Jerry R. Balentine, DO, FACEP
Dr. Balentine received his undergraduate degree from McDaniel College in Westminster, Maryland. He attended medical school at the Philadelphia College of Osteopathic Medicine graduating in1983. He completed his internship at St. Joseph's Hospital in Philadelphia and his Emergency Medicine residency at Lincoln Medical and Mental Health Center in the Bronx, where he served as chief resident.
Melissa Conrad Stöppler, MD
Melissa Conrad Stöppler, MD, is a U.S. board-certified Anatomic Pathologist with subspecialty training in the fields of Experimental and Molecular Pathology. Dr. Stöppler's educational background includes a BA with Highest Distinction from the University of Virginia and an MD from the University of North Carolina. She completed residency training in Anatomic Pathology at Georgetown University followed by subspecialty fellowship training in molecular diagnostics and experimental pathology.
In this Article
- Anaphylaxis facts
- Introduction to anaphylaxis
- What is the history of anaphylaxis?
- How common is anaphylaxis?
- What are common causes of anaphylaxis?
- What are the signs and symptoms of anaphylaxis?
- What happens after the symptoms begin?
- Are there any disorders that appear similar to anaphylaxis?
- How is anaphylaxis diagnosed?
- How do we manage anaphylaxis?
- What are emergency measures used in the treatment of anaphylaxis?
- Can anaphylaxis be prevented?
- Find a local Doctor in your town
Can anaphylaxis be prevented?
Preventing anaphylaxis is the ideal form of treatment. However, that may not always be easy since insect stings are frequently unanticipated, and allergens in foods are often hidden in a variety of different preparations. A consultation with an allergist is vital in helping you identify the trigger(s) and providing you with information and instruction on how to best avoid them. You will learn how to use emergency kits and how to become prepared for any reaction in the future.
These are three situations in which preventive treatment might be offered by the allergist.
- Allergy shots may be suggested to some people with wasp, yellow jacket, hornet, honey bee, or fire ant reactions. This form of treatment gives 98% protection against the first four insect reactions, though somewhat less protection against fire ant reactions.
- Pre-medication is most helpful in preventing anaphylaxis from X-ray dyes. Alternative dyes that are less likely to cause reactions may be available.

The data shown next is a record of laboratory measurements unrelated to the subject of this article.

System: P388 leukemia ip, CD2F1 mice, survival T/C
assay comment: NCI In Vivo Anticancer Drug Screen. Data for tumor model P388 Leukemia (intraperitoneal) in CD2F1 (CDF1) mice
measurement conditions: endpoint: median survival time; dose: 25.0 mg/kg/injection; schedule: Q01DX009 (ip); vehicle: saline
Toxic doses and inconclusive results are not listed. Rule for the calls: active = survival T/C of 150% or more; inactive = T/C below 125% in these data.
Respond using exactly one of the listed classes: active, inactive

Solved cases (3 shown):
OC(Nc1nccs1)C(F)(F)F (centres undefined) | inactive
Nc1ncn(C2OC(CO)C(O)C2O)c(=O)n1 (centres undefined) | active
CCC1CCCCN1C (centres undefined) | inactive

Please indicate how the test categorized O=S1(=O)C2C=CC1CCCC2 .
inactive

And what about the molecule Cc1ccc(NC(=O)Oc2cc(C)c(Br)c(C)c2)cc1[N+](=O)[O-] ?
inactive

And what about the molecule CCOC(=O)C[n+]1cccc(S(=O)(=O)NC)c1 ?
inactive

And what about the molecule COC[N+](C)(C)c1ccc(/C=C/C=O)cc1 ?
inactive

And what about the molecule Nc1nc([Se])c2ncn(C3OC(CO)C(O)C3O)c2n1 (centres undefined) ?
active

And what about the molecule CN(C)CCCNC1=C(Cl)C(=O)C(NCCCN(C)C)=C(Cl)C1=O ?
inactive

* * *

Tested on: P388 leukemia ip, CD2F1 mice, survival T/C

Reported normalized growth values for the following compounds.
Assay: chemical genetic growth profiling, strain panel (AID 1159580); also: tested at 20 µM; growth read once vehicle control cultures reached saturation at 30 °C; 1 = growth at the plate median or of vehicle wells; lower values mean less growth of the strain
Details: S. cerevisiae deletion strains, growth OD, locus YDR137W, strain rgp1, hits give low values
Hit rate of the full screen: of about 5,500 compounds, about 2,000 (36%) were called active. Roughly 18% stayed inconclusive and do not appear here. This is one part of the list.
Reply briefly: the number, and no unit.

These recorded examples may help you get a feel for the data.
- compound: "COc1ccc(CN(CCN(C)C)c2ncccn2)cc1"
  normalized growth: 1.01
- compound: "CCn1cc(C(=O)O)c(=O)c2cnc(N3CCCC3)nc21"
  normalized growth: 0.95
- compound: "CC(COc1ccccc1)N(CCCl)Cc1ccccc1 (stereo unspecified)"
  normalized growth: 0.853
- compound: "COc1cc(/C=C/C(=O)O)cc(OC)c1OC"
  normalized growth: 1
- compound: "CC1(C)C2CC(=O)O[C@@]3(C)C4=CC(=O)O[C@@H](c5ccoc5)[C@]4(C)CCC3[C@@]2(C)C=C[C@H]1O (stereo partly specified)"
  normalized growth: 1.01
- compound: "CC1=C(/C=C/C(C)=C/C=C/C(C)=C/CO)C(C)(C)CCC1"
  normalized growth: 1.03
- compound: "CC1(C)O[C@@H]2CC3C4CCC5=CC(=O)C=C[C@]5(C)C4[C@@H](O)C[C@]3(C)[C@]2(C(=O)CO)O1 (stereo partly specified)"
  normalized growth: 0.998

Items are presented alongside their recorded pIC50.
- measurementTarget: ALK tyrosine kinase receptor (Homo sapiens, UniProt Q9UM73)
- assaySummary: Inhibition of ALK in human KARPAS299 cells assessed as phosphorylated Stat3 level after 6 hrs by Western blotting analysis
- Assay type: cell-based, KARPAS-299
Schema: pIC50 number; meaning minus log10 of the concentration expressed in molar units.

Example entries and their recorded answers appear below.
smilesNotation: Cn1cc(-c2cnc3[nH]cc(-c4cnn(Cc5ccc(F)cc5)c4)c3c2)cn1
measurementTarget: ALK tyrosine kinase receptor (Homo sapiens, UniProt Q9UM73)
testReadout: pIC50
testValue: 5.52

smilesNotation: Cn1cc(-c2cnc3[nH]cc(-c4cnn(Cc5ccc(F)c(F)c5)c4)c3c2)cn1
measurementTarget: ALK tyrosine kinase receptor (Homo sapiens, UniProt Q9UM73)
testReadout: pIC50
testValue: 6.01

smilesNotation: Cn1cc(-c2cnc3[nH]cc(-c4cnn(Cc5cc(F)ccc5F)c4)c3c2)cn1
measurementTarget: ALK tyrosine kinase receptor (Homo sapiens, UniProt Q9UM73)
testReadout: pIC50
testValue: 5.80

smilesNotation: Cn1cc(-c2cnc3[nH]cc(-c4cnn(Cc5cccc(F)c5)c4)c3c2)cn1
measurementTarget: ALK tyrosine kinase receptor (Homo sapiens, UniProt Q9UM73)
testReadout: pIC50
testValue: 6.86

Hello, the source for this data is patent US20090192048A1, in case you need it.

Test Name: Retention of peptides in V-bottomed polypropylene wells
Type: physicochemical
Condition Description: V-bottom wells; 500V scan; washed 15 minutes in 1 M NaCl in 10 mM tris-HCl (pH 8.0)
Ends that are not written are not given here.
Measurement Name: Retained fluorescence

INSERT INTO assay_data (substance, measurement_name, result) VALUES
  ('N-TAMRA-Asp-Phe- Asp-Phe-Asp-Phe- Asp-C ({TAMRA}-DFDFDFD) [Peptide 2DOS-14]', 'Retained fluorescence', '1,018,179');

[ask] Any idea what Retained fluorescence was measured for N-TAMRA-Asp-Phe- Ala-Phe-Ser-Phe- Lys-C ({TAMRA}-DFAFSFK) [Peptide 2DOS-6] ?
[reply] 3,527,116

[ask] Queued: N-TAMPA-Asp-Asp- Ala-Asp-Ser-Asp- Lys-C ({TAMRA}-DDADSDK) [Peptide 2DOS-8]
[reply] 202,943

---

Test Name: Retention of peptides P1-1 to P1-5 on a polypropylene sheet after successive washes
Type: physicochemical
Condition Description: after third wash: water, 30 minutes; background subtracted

- Desensitization to problematic medications is often effective. This process is accomplished by gradually increasing the amount of the medication given under controlled conditions. Sensitivities to penicillin, sulfa drugs, and insulin have been successfully treated in this way.
Anyone known to be at risk for anaphylaxis should wear a Medic-Alert bracelet that clearly states the allergic trigger, the risk of anaphylaxis, and the availability of an epinephrine kit.
People with anaphylaxis to medications should take new medications by mouth whenever possible since the risk of anaphylaxis is higher with injections.
Since avoidance is not fail-safe, a person at risk for an anaphylactic reaction must be adequately prepared in an emergency to handle a reaction. It is recommended that everyone at risk carry epinephrine injection kits designed for self-administration. These kits are available by prescription only and come in two forms:
- EpiPen is a spring-loaded automatic syringe that delivers a predetermined dose (0.3 mg) when the tip is pressed hard for several seconds. An EpiPen junior is available for children under 33 pounds and contains half of the dose.
- Ana-kit contains a preloaded syringe and needles with two 0.3 mg doses of epinephrine. These are injected under the skin or into the muscle of the thigh. An antihistamine, alcohol swab, and a tourniquet are included in the kit.
Learn more about: Ana-kit
Here are some important points to remember regarding the kits:
- Ask your doctor to explain the use of the kit carefully and practice with the demonstrator kit.
- Check expiration dates and replace outdated kits.
- Keep kits out of direct sunlight, which may affect the drug.
- Additional kits should be brought to school or work.
- Always have kits with you or readily available.
- Make sure that your friends, relatives, exercise buddies, and coworkers are aware of your condition and know what to do in case of a reaction.
Tintinalli, Judith E., ed. Tintinalli's Emergency Medicine: A Comprehensive Study Guide. 7th ed. New York: McGraw-Hill, 2011.
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